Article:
In my experience (using handbrake) increasing the bit depth increases the file size but not by much. However, lowering the CRF is what causes significantly larger files. I encoded several times the same source with different settings to see what I'd get, so for a random source of 1.45Gb (H.264/AVC) it gave theses results:

  • H.265 8bit CRF 22 (slow) > 362.6 Mb
  • H.265 10bit CRF 22 (slow) > 385,2 Mb
  • H.265 12bit CRF 22 (slow) > 390,7 Mb
  • H.265 8bit CRF 20 (slow) > 470.2 Mb
  • H.265 10bit CRF 20 (slow) > 509,9 Mb
  • H.265 12bit CRF 20 (slow) > 518,9 Mb

Hope that helps.


I've been running some tests lately (2H2020) concerning reducing the size of some high quality movies of my collection, just for PC to TV 1080p viewing, from 20-30mbps videos to 2-3mbps ones. To that end, I run some ffmpeg (latest gyan.dev version at the time) tests comparing same-bitrate encodes between: codecs (x264,x265,VP9,AV1), presets (slow, slower etc), CRF's (21,22,23,24 etc) and encoding colorspace (8bit, 10bit, 12bit), where applicable. I have arrived at the following combination as my personal preference:

• x265. This is always better than x264 bitwise. It's also worse than aom-av1, but aom-av1 is not optimized to work on all CPU cores, therefore aom-av1 is time-expensive in the end. Unless you run multiple encodes at the same time, which in this case I can also recommend AV1.

• Preset slow (on x265). If you have a fast machine (I don't), you can go to slower. But from then on, it's not worth the CPU-time (as I found in my tests).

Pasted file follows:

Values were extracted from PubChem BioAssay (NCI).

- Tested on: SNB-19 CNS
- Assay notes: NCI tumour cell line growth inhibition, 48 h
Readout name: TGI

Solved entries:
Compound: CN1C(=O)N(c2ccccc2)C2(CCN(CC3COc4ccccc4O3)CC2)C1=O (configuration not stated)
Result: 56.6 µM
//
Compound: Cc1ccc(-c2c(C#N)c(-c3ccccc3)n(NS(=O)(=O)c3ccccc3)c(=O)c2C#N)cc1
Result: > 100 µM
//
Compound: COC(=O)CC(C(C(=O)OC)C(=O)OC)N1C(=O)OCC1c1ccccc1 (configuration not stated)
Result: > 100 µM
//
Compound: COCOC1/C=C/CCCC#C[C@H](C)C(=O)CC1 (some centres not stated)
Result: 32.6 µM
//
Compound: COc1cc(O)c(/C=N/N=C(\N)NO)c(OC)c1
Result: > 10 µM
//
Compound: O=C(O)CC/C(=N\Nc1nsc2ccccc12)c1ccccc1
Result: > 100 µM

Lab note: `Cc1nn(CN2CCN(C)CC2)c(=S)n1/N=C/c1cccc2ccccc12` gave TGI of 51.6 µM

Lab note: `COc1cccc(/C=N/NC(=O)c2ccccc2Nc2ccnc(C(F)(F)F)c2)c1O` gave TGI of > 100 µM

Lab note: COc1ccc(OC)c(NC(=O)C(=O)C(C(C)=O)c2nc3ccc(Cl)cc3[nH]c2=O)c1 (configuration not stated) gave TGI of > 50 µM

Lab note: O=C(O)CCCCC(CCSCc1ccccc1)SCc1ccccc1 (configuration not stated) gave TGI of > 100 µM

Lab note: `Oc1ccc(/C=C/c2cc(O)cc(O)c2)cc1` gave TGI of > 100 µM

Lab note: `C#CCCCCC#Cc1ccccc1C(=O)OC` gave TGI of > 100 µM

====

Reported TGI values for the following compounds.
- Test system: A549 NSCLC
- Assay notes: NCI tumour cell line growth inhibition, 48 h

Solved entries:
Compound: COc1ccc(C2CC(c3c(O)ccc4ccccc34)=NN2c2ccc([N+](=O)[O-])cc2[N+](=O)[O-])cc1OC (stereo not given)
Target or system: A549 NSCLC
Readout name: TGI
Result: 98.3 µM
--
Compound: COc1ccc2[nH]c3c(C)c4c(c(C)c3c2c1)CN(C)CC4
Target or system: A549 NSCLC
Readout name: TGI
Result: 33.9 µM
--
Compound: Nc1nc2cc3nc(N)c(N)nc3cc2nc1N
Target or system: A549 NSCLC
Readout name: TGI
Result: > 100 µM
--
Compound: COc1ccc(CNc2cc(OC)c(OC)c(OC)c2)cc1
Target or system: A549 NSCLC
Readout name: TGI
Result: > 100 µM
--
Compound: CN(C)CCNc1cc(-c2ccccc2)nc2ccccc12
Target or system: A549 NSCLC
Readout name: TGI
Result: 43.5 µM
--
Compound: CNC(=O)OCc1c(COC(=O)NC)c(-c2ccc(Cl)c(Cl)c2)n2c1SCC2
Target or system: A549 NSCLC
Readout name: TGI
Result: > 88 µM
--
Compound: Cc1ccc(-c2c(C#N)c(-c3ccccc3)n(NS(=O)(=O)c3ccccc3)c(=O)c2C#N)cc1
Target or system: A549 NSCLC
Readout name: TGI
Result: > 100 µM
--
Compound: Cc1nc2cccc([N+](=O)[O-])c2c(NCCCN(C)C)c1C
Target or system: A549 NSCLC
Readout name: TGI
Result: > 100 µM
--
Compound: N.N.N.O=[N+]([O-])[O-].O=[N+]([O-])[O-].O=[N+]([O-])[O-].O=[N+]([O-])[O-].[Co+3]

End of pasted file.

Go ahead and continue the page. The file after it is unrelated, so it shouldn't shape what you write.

• CRF 24. That's my sweet spot for final movie size. Higher CRF's create smaller files (and I found they encoded faster), and lower CRF's create bigger files (and slower encodes). No big deal here, this was expected.

• 12bit colorspace. Here's the good part. In some of my test encodes (for example in Bosphorus_1920x1080_120fps_420_8bit_YUV.y4m), 10bit encode provided 2% smaller and VMAF better results. But, in most other commercial clips I did some testing, I found that 12bit encoding gives better results (smaller size AND better VMAF). It goes without talking that they both are better than 8bit encoding of those 8bit source videos. If you go to 10bit source videos, 12bit encoding also gives better results than 10bit encoding. I'm no master at why this happens, the other answers provide some insight to that, but I also did some screenshots comparison of comparable size 8bit/10bit/12bit encodes of 8bit/10bit content, and I consistently liked the 12bit encodes more. They provided smoother gradients where 8bit encoding showed banding. Now the drawback is that going for 10bit/12bit encodes, you may lose hardware-decoding capabilities for the device used for playback (my PC loses hardware playback capability at 12bit), but for my target usage (lowest acceptable quality for small size), the above combination (x265,12bit,slow preset,CRF24) is my sweet spot.

That was my experience, backed by extensive testing, feel free to run some tests yourself.